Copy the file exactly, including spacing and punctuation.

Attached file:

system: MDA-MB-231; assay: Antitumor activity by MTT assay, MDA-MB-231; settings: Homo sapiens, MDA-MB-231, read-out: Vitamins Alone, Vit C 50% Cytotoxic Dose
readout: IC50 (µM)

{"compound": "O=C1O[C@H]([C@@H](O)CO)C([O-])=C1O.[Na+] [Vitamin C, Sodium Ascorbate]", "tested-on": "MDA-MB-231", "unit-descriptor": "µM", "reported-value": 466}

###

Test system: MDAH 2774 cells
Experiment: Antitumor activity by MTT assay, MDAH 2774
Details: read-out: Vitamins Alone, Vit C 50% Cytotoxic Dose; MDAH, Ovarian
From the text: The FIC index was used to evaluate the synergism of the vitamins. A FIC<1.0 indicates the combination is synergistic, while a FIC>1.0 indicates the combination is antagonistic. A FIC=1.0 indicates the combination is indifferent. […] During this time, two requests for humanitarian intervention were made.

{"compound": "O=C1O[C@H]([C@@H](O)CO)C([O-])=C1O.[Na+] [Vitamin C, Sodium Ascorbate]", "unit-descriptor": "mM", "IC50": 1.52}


system: MDA-MB-231; assay: Antitumor activity by MTT assay, MDA-MB-231; settings: Homo sapiens, MDA-MB-231, read-out: Vitamins Alone, Vit C 50% Cytotoxic Dose
readout: IC50 (µM)

{"compound": "O=C1O[C@H]([C@@H](O)CO)C([O-])=C1O.[Na+] [Vitamin C, Sodium Ascorbate]", "tested-on": "MDA-MB-231", "unit-descriptor": "µM", "reported-value": 466}

###

Test system: MDAH 2774 cells
Experiment: Antitumor activity by MTT assay, MDAH 2774
Details: read-out: Vitamins Alone, Vit C 50% Cytotoxic Dose; MDAH, Ovarian
From the text: The FIC index was used to evaluate the synergism of the vitamins. A FIC<1.0 indicates the combination is synergistic, while a FIC>1.0 indicates the combination is antagonistic. A FIC=1.0 indicates the combination is indifferent. […] During this time, two requests for humanitarian intervention were made.

{"compound": "O=C1O[C@H]([C@@H](O)CO)C([O-])=C1O.[Na+] [Vitamin C, Sodium Ascorbate]", "unit-descriptor": "mM", "IC50": 1.52}